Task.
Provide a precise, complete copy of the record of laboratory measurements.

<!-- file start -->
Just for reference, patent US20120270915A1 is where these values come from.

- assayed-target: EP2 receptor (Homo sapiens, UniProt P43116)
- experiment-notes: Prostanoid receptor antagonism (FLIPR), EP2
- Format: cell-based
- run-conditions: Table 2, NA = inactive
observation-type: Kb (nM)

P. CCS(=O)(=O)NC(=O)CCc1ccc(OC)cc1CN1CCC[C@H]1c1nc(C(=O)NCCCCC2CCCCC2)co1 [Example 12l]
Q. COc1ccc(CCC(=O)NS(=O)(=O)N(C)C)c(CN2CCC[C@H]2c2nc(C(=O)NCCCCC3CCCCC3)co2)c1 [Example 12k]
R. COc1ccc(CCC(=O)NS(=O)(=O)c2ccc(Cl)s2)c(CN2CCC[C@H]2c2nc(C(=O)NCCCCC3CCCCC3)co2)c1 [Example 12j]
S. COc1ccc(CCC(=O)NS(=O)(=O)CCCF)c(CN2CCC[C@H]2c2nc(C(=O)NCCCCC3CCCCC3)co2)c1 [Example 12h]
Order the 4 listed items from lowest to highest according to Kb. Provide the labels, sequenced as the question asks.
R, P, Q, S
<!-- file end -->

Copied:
Just for reference, patent US20120270915A1 is where these values come from.

- assayed-target: EP2 receptor (Homo sapiens, UniProt P43116)
- experiment-notes: Prostanoid receptor antagonism (FLIPR), EP2
- Format: cell-based
- run-conditions: Table 2, NA = inactive
observation-type: Kb (nM)

P. CCS(=O)(=O)NC(=O)CCc1ccc(OC)cc1CN1CCC[C@H]1c1nc(C(=O)NCCCCC2CCCCC2)co1 [Example 12l]
Q. COc1ccc(CCC(=O)NS(=O)(=O)N(C)C)c(CN2CCC[C@H]2c2nc(C(=O)NCCCCC3CCCCC3)co2)c1 [Example 12k]
R. COc1ccc(CCC(=O)NS(=O)(=O)c2ccc(Cl)s2)c(CN2CCC[C@H]2c2nc(C(=O)NCCCCC3CCCCC3)co2)c1 [Example 12j]
S. COc1ccc(CCC(=O)NS(=O)(=O)CCCF)c(CN2CCC[C@H]2c2nc(C(=O)NCCCCC3CCCCC3)co2)c1 [Example 12h]
Order the 4 listed items from lowest to highest according to Kb. Provide the labels, sequenced as the question asks.
R, P, Q, S